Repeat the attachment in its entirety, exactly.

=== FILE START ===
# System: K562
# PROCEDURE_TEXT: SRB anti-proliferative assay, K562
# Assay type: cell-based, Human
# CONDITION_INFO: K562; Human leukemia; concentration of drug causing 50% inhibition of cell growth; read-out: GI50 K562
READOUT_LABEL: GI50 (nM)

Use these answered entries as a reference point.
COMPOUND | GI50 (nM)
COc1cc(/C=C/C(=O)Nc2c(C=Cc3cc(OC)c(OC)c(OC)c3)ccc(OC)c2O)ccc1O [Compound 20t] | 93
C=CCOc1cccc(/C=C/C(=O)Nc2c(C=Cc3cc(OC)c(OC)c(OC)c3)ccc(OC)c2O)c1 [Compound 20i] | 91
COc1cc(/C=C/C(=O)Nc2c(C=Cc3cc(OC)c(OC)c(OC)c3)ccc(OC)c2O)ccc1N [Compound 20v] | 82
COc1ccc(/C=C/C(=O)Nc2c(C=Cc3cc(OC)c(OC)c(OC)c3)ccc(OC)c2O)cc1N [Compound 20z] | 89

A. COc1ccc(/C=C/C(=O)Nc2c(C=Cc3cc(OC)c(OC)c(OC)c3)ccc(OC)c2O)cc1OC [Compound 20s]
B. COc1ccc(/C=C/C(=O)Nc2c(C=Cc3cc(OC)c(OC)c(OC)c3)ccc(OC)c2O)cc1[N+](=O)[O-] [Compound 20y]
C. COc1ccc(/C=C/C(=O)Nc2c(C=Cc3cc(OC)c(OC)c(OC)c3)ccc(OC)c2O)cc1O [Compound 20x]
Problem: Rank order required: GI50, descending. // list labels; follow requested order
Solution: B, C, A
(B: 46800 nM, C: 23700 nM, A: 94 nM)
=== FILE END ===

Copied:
# System: K562
# PROCEDURE_TEXT: SRB anti-proliferative assay, K562
# Assay type: cell-based, Human
# CONDITION_INFO: K562; Human leukemia; concentration of drug causing 50% inhibition of cell growth; read-out: GI50 K562
READOUT_LABEL: GI50 (nM)

Use these answered entries as a reference point.
COMPOUND | GI50 (nM)
COc1cc(/C=C/C(=O)Nc2c(C=Cc3cc(OC)c(OC)c(OC)c3)ccc(OC)c2O)ccc1O [Compound 20t] | 93
C=CCOc1cccc(/C=C/C(=O)Nc2c(C=Cc3cc(OC)c(OC)c(OC)c3)ccc(OC)c2O)c1 [Compound 20i] | 91
COc1cc(/C=C/C(=O)Nc2c(C=Cc3cc(OC)c(OC)c(OC)c3)ccc(OC)c2O)ccc1N [Compound 20v] | 82
COc1ccc(/C=C/C(=O)Nc2c(C=Cc3cc(OC)c(OC)c(OC)c3)ccc(OC)c2O)cc1N [Compound 20z] | 89

A. COc1ccc(/C=C/C(=O)Nc2c(C=Cc3cc(OC)c(OC)c(OC)c3)ccc(OC)c2O)cc1OC [Compound 20s]
B. COc1ccc(/C=C/C(=O)Nc2c(C=Cc3cc(OC)c(OC)c(OC)c3)ccc(OC)c2O)cc1[N+](=O)[O-] [Compound 20y]
C. COc1ccc(/C=C/C(=O)Nc2c(C=Cc3cc(OC)c(OC)c(OC)c3)ccc(OC)c2O)cc1O [Compound 20x]
Problem: Rank order required: GI50, descending. // list labels; follow requested order
Solution: B, C, A
(B: 46800 nM, C: 23700 nM, A: 94 nM)